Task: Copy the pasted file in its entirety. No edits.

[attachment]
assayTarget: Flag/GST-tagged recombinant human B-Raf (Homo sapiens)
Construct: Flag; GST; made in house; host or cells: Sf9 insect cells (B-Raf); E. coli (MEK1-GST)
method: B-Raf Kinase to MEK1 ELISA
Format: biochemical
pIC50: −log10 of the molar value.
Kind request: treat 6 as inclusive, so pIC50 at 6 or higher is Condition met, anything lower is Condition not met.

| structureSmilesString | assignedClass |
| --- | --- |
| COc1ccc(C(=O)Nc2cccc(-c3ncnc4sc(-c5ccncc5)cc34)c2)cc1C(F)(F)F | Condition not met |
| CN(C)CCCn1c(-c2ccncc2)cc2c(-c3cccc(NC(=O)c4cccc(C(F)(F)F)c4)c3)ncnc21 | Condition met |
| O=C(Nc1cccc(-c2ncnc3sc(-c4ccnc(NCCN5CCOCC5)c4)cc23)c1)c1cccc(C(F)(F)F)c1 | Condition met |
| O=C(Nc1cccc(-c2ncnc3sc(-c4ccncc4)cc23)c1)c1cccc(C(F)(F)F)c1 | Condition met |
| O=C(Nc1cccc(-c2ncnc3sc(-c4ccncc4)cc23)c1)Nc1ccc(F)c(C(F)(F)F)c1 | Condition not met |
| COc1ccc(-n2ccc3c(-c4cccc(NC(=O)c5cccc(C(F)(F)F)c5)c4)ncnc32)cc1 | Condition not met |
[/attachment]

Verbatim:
assayTarget: Flag/GST-tagged recombinant human B-Raf (Homo sapiens)
Construct: Flag; GST; made in house; host or cells: Sf9 insect cells (B-Raf); E. coli (MEK1-GST)
method: B-Raf Kinase to MEK1 ELISA
Format: biochemical
pIC50: −log10 of the molar value.
Kind request: treat 6 as inclusive, so pIC50 at 6 or higher is Condition met, anything lower is Condition not met.

| structureSmilesString | assignedClass |
| --- | --- |
| COc1ccc(C(=O)Nc2cccc(-c3ncnc4sc(-c5ccncc5)cc34)c2)cc1C(F)(F)F | Condition not met |
| CN(C)CCCn1c(-c2ccncc2)cc2c(-c3cccc(NC(=O)c4cccc(C(F)(F)F)c4)c3)ncnc21 | Condition met |
| O=C(Nc1cccc(-c2ncnc3sc(-c4ccnc(NCCN5CCOCC5)c4)cc23)c1)c1cccc(C(F)(F)F)c1 | Condition met |
| O=C(Nc1cccc(-c2ncnc3sc(-c4ccncc4)cc23)c1)c1cccc(C(F)(F)F)c1 | Condition met |
| O=C(Nc1cccc(-c2ncnc3sc(-c4ccncc4)cc23)c1)Nc1ccc(F)c(C(F)(F)F)c1 | Condition not met |
| COc1ccc(-n2ccc3c(-c4cccc(NC(=O)c5cccc(C(F)(F)F)c5)c4)ncnc32)cc1 | Condition not met |